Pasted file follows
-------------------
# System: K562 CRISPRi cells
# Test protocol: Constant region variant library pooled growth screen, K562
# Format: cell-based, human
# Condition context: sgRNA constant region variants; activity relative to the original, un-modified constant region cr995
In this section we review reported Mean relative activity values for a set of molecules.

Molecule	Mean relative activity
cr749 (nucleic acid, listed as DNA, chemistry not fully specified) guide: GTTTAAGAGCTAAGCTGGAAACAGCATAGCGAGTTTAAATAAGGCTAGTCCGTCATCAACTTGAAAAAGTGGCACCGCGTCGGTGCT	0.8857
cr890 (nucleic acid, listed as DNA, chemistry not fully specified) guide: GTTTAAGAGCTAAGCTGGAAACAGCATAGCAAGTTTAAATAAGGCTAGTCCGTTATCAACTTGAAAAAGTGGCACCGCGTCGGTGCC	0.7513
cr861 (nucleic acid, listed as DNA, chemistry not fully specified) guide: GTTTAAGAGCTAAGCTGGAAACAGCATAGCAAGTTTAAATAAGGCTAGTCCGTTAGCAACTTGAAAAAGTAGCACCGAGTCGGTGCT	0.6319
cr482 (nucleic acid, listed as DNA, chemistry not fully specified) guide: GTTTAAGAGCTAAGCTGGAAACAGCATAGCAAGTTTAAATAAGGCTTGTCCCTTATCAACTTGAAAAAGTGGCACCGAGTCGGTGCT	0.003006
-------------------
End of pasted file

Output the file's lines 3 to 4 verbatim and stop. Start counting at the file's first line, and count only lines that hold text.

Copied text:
# Format: cell-based, human
# Condition context: sgRNA constant region variants; activity relative to the original, un-modified constant region cr995